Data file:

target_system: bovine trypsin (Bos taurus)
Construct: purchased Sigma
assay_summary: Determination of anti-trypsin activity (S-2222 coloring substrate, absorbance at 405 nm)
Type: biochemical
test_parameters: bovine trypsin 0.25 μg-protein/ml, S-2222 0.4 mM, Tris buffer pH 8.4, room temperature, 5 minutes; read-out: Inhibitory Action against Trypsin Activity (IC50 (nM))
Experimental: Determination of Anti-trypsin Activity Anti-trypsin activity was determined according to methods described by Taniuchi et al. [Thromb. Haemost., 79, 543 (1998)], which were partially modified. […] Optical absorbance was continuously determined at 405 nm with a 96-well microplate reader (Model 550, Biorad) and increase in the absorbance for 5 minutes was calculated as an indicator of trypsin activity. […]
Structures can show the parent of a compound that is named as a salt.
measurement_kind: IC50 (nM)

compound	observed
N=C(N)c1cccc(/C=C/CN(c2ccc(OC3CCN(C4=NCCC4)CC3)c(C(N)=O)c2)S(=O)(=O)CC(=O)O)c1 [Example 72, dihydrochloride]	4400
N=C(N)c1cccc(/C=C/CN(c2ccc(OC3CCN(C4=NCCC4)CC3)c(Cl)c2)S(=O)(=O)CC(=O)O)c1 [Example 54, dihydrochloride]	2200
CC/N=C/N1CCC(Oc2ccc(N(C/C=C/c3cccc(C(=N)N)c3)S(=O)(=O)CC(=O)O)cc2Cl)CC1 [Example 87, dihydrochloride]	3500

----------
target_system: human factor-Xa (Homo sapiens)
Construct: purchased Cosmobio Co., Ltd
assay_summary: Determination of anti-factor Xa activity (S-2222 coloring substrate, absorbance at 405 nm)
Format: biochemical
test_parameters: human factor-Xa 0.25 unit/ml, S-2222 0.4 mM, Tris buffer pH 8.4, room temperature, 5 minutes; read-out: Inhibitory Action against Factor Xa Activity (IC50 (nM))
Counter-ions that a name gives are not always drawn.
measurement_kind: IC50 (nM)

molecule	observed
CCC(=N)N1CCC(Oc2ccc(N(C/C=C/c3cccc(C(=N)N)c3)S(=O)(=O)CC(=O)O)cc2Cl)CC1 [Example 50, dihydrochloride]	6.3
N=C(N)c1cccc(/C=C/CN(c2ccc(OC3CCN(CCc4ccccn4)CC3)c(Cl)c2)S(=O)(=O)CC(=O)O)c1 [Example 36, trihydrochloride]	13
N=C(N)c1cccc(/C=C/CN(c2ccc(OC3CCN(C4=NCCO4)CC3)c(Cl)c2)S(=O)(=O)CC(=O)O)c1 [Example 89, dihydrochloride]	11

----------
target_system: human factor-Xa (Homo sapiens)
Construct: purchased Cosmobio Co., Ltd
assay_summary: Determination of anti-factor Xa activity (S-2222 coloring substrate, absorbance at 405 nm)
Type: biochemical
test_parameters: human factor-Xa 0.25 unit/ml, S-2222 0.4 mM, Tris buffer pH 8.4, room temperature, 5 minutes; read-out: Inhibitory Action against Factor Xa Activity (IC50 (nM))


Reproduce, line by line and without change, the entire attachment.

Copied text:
target_system: bovine trypsin (Bos taurus)
Construct: purchased Sigma
assay_summary: Determination of anti-trypsin activity (S-2222 coloring substrate, absorbance at 405 nm)
Type: biochemical
test_parameters: bovine trypsin 0.25 μg-protein/ml, S-2222 0.4 mM, Tris buffer pH 8.4, room temperature, 5 minutes; read-out: Inhibitory Action against Trypsin Activity (IC50 (nM))
Experimental: Determination of Anti-trypsin Activity Anti-trypsin activity was determined according to methods described by Taniuchi et al. [Thromb. Haemost., 79, 543 (1998)], which were partially modified. […] Optical absorbance was continuously determined at 405 nm with a 96-well microplate reader (Model 550, Biorad) and increase in the absorbance for 5 minutes was calculated as an indicator of trypsin activity. […]
Structures can show the parent of a compound that is named as a salt.
measurement_kind: IC50 (nM)

compound	observed
N=C(N)c1cccc(/C=C/CN(c2ccc(OC3CCN(C4=NCCC4)CC3)c(C(N)=O)c2)S(=O)(=O)CC(=O)O)c1 [Example 72, dihydrochloride]	4400
N=C(N)c1cccc(/C=C/CN(c2ccc(OC3CCN(C4=NCCC4)CC3)c(Cl)c2)S(=O)(=O)CC(=O)O)c1 [Example 54, dihydrochloride]	2200
CC/N=C/N1CCC(Oc2ccc(N(C/C=C/c3cccc(C(=N)N)c3)S(=O)(=O)CC(=O)O)cc2Cl)CC1 [Example 87, dihydrochloride]	3500

----------
target_system: human factor-Xa (Homo sapiens)
Construct: purchased Cosmobio Co., Ltd
assay_summary: Determination of anti-factor Xa activity (S-2222 coloring substrate, absorbance at 405 nm)
Format: biochemical
test_parameters: human factor-Xa 0.25 unit/ml, S-2222 0.4 mM, Tris buffer pH 8.4, room temperature, 5 minutes; read-out: Inhibitory Action against Factor Xa Activity (IC50 (nM))
Counter-ions that a name gives are not always drawn.
measurement_kind: IC50 (nM)

molecule	observed
CCC(=N)N1CCC(Oc2ccc(N(C/C=C/c3cccc(C(=N)N)c3)S(=O)(=O)CC(=O)O)cc2Cl)CC1 [Example 50, dihydrochloride]	6.3
N=C(N)c1cccc(/C=C/CN(c2ccc(OC3CCN(CCc4ccccn4)CC3)c(Cl)c2)S(=O)(=O)CC(=O)O)c1 [Example 36, trihydrochloride]	13
N=C(N)c1cccc(/C=C/CN(c2ccc(OC3CCN(C4=NCCO4)CC3)c(Cl)c2)S(=O)(=O)CC(=O)O)c1 [Example 89, dihydrochloride]	11

----------
target_system: human factor-Xa (Homo sapiens)
Construct: purchased Cosmobio Co., Ltd
assay_summary: Determination of anti-factor Xa activity (S-2222 coloring substrate, absorbance at 405 nm)
Type: biochemical
test_parameters: human factor-Xa 0.25 unit/ml, S-2222 0.4 mM, Tris buffer pH 8.4, room temperature, 5 minutes; read-out: Inhibitory Action against Factor Xa Activity (IC50 (nM))